splash  What did critics think of The American Venus (1926)? Opinion was divided. Some thought it harmless fun, though one critic called it a “glittering piece of dramatic trash.” Here is a survey, in the form of a number of quotes, from some of the American newspapers and magazines of the time.


“The tricks of the magician, who produces an amazing array of gowns worn by picked mannequins, employs the motion picture technique at what it can do most skillfully. Esther Ralston and Fay Lanphier are the feminine talent, also Edna Oliver and Louise Brooks.” — Carl Sandburg, Chicago Daily New

“The primest bit of box-office bait ever cast into the sea of commercialism. . . . The American Venus is to cinematographic art what the tabloid newspaper is to journalism. It is designed to appeal to those charming people who fill out the coupons and enclose their dollars for ‘Twelve Beautiful Photographic Studies of Parisian Models in Nature’s Garb’. Not that it is the least bit immoral. On the contrary, it is flamingly virtuous and teeming with the highest principles of 100 per cent American go-gettery.” — Robert E. Sherwood, Life

The American Venus is unmitigated ballyhoo, press agent’s puffery of the least mistakable sort, a kind of bench-made boob-catcher, dedicated to the reader of tabloid dailies and festooned with symbolic dollar signs. And this despite the fact that numerous first-rate talents combined to produce it.” — D. W. B., Boston Evening Transcript

“Fay Lanphier becomes ‘Miss America.’ This modern deMilo is a pleasant girl who is pretty but doesn’t act that way. A recruit from the musical comedy stage, Louise Brooks, who plays a runner-up, is pert, pretty and promising.” — Delight Evans, New York Morning Telegraph

“Louise Brooks plays Miss Bayport, and she furnishes a great deal of perfectly legitimate comedy by inadvertently being caught in the apartment of Hugo Niles and his wife, who arrives unexpectedly.” — Harriette Underhill, New York Herald Tribune

“A newcomer in Louise Brooks makes her screen debut. Louise plays a hard-hearted gold-digger type realistically.” — Dorothy Herzog, New York Daily Mirror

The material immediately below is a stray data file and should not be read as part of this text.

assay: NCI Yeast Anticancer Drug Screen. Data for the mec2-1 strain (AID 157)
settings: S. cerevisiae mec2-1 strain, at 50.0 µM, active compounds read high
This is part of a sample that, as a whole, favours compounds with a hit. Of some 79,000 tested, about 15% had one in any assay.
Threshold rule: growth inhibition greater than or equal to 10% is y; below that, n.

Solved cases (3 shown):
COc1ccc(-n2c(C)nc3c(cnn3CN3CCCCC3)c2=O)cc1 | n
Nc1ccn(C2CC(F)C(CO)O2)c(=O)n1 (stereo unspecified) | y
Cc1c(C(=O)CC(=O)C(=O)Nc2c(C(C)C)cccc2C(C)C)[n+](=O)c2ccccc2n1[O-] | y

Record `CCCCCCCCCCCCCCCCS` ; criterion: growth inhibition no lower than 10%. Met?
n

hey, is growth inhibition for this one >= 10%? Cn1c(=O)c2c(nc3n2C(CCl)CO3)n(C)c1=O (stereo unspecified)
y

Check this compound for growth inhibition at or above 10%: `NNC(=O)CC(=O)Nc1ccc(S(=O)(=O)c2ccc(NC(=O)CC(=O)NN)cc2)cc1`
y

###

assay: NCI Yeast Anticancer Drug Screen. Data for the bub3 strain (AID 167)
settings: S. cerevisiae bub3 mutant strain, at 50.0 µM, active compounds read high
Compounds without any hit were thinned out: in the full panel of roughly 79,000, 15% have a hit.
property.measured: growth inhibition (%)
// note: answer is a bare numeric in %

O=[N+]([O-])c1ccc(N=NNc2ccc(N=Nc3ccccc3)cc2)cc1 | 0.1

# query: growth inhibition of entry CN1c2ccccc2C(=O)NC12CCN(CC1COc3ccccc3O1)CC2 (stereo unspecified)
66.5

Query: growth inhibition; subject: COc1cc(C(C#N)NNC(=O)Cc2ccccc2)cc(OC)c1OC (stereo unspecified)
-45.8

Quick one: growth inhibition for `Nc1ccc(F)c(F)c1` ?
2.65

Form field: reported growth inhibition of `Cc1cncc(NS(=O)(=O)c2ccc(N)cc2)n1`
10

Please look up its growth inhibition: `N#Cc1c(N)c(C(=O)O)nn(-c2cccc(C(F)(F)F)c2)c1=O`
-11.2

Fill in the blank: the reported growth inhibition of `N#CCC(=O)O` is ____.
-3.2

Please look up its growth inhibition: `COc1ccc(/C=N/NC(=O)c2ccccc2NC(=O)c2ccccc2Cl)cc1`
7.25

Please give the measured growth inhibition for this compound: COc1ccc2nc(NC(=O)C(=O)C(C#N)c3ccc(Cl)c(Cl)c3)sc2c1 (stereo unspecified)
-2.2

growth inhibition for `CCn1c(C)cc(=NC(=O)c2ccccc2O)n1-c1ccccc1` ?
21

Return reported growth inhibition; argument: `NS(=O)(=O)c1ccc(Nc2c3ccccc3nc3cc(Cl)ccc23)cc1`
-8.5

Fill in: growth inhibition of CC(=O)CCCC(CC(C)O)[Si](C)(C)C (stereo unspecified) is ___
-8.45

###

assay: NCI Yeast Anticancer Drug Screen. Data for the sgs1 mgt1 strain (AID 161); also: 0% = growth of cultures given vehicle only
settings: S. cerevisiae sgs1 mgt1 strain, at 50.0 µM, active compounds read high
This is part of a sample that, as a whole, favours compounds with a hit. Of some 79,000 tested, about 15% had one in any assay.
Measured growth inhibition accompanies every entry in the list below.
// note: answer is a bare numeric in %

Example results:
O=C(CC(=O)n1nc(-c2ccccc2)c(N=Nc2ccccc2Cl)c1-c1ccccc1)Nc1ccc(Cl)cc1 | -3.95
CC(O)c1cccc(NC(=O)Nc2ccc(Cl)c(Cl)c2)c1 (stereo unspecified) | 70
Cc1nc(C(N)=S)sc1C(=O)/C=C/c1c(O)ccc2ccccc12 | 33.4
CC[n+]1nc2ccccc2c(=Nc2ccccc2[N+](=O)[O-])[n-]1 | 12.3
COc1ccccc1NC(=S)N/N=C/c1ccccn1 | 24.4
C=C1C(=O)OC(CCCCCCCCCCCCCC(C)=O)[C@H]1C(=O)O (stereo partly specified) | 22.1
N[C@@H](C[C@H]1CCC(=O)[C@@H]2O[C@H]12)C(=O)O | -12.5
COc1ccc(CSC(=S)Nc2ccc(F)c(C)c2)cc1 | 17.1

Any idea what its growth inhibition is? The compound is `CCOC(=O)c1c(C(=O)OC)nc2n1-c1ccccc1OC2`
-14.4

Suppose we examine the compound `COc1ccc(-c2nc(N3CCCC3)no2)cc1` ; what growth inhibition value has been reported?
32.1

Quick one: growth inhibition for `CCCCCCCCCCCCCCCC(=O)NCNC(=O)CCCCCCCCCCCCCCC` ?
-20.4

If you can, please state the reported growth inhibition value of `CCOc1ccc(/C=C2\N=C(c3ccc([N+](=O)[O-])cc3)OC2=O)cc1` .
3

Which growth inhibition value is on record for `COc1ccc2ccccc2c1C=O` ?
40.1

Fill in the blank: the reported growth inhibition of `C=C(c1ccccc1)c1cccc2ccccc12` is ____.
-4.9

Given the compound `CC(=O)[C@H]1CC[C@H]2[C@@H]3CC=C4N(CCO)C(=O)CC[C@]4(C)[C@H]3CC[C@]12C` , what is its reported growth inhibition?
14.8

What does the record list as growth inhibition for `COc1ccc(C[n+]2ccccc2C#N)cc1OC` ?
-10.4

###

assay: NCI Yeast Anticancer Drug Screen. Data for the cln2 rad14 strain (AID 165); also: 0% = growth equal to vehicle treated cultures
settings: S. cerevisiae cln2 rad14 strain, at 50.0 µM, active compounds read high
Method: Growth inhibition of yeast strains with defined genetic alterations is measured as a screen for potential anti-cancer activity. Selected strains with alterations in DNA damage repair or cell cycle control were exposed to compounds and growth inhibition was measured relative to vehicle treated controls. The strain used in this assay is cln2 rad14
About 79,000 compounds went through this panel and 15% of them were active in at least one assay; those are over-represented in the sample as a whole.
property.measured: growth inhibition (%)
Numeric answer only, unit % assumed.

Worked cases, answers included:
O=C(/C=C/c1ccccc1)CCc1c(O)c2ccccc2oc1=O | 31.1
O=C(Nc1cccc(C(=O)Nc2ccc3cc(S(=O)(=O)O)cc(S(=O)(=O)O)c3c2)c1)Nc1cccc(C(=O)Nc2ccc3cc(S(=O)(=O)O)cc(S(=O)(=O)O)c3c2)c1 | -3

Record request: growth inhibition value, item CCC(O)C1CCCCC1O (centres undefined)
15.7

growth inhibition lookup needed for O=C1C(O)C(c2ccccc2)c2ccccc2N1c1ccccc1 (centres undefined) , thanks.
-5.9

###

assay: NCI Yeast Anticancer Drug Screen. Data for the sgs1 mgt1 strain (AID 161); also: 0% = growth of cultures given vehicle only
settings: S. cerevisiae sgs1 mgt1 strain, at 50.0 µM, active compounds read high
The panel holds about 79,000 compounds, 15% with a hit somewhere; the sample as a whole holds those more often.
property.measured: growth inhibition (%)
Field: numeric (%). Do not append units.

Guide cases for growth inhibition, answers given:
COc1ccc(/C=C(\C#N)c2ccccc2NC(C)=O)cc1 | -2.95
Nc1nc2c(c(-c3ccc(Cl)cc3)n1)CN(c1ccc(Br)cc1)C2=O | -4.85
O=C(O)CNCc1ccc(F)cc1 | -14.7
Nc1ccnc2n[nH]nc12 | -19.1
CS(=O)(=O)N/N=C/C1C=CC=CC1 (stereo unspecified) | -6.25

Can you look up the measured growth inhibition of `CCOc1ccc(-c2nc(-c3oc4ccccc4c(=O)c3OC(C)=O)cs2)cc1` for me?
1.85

“A glittering piece of dramatic trash, as cheap a thing and still as expensive looking as anything I have seen from the Paramount studio. . . . It presents a raw and effortful desire to photograph scantily attired women without any sensible or appreciable tendency to tell a reasonably alive or plausible story. Any nervous high school boy might have done the plot and there isn’t a director in captivity who could not have told the cameraman when and where and how to shoot. . . . I do believe that Louise Brooks, who appears as Miss Bayport, is better looking than any of the other brunettes now acting in films.” — Quinn Martin, New York World

“Famous Players-Lasky tied up with the recent beauty contest, and the result is a bewildering succession of events that range from artistic tableaux to a Keystone comedy chase. . . . It’s good entertainment, and the bevy of bathing beauties includes Louise Brooks, who has a distinct screen personality.” — Rose Pelswick, New York Evening Journal

“Watch Louise Brooks, a new face. That gal’s there.” — Photoplay

“I resent The American Venus because it is essentially cheap and tawdry, being built obviously upon the idea, already a success at Atlantic City, of exploiting gals in brief bathing attire. Like everyone else, I like pulchritude, but I hate to see it retailed in circus and chautauqua fashion. . . . The much-exploited Broadway chorus beauty, Louise Brooks, is in the piece. She has a provocative face, but she hasn’t learned yet how to make her knees behave.” — Frederick James Smith, Motion Picture Classic

“The scantiness of the girl’s attire, though by no means vulgar, will undoubtedly offend the bigoted.” — Peggy Goldberg, Exhibitors Trade Review

“Louise Brooks, the former Follies chorine, makes her film debut in the production and does well in a small role. This Miss Brooks just now is the patron saint of all chorus girls seeking admittance into the sacred ranks of screen players.” — Charles J. Richardson, Detroit Times

“Others in the cast are Kenneth MacKenna, Edna May Oliver and Louise Brooks, the latter a black-haired boyish-bobbed entry who cuts quite a figure in the parade.” — Harold Heffernan, Detroit News

“Then, as though that were not beauty enough for one picture, the director offers also Miss Louise Brooks, and many ‘shots’ taken at Atlantic City.” — Kansas City Times

The American Venus is frankly manufactured to take advantage of the Atlantic City beauty pageant publicity. It does not pretend to be art, its purpose is frankly the glorification of the American girl. The result of the film’s naivete is that it is fairly good entertainment.” – K. T. K., New Orleans Picayune